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Netherlands proposes law empowering government to block telecommunications mergers

[JURIST] The Netherlands has proposed new legislation that will empower its government to block or undo mergers [Dutch News report] in the telecommunications sector. According to a statement [text, in Dutch] from the Netherlands Ministry of Economic Affairs [official website, in Dutch], the industries covered in this bill include what have been termed as "telephony and the Internet," internet hubs, data centers and hosting and certification services, as they all constitute important segments for the "continuity, reliability and safety of services and infrastructure." As to the rationale behind this proposed bill, the Minister of Economic Affairs Henk Kamp [official website, in Dutch] stated:

Netherlands benefits from the fact that we have an open economy in which the market is doing its job. So we take more business abroad than the other way about. Our country, however, has not benefited from takeovers by foreign companies that are linked to criminal activities, which are classified as financially vulnerable or have a non-transparent ownership structure. Given the national interests at stake, we lay a legal basis for the telecommunications sector in order to prevent such takeovers.
The statement also pointed to the fact that EU law permits member countries to intervene in takeovers for reasons of overriding public interest, such as when national security, public law and order, or security and protection of vitally important industrial sectors in the country are at stake. The draft legislation has now been released for comment by affected stakeholders. Kamp hopes to take the bill to the Council of State in the second quarter of 2017, after which he will take it to the House of Representatives [official websites, in Dutch].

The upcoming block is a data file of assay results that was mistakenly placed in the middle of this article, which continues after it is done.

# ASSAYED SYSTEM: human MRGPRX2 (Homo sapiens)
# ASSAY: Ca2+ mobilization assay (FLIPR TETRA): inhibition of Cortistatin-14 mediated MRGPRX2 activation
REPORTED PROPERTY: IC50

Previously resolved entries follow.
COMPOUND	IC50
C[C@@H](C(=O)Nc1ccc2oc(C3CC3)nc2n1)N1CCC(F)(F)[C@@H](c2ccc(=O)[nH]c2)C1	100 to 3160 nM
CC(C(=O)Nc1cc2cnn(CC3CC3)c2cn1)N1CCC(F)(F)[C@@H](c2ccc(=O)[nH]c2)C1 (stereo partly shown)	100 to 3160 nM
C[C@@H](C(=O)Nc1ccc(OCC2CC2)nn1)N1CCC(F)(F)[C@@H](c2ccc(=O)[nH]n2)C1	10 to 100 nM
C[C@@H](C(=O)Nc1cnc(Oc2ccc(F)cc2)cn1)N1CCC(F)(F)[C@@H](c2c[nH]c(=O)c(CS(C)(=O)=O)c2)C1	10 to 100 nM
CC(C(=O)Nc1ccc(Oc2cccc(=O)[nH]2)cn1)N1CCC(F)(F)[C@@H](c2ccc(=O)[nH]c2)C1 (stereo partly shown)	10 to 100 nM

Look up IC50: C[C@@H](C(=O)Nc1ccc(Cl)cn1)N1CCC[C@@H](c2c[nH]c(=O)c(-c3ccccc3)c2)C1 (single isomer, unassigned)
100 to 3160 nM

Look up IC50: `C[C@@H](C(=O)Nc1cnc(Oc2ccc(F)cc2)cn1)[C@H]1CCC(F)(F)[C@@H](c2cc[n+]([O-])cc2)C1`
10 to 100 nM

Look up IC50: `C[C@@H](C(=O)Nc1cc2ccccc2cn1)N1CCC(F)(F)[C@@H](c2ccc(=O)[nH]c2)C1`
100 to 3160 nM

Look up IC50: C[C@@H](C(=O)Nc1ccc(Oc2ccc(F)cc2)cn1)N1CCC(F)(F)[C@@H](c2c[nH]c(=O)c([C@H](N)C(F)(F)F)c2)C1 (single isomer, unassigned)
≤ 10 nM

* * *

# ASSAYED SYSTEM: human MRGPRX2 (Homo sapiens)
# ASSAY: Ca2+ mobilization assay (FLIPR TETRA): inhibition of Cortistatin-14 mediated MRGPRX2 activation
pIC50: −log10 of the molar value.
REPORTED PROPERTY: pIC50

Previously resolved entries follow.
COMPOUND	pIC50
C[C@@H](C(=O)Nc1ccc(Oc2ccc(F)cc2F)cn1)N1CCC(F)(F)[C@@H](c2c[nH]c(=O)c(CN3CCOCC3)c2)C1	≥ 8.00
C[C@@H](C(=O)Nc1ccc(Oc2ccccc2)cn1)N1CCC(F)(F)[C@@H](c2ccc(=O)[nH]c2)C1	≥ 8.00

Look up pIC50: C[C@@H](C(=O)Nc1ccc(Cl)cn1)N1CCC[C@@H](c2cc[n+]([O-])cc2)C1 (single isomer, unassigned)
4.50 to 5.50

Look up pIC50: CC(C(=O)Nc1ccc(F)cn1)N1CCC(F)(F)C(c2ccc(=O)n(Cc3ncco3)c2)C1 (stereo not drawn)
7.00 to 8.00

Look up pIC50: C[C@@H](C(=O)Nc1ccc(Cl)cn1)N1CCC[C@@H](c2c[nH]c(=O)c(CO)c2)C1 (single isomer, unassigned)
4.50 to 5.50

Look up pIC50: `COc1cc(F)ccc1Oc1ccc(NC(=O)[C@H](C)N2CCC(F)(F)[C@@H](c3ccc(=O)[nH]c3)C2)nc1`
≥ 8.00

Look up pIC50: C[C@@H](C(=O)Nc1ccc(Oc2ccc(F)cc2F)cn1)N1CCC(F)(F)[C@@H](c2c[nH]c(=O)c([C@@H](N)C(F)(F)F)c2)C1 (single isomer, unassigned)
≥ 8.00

There has been commentary and speculation that this bill has been influenced by the upcoming national elections [Reuters report] next month where the ruling conservative VVD [official website; in Dutch] party is facing a strong challenge from the far-right nationalist Party, Party for Freedom [official website, in Dutch]. Several ethical concerns have emerged with respect to both the parties. Mark Rutte [official website] issued a letter [text, in Dutch] to the public today on the Liberal Party website, saying the Netherlands is "quite a cool country," but those who chose to act anti-social should "act normal or leave." This language is of concern for some who feel that Rutte's political views are normally to the left of the opposing Party for Freedom [official website], whose leader Geert Wilders [official website] was found guilty of hate speech [JURIST report] in a Netherlands court last month. The trial started [JURIST report] in October without the presence of Wilders himself. The Netherlands prosecutor started an investigation [JURIST report] into the allegations in 2014 after receiving more than 6,400 complaints about the remarks made by Wilders.

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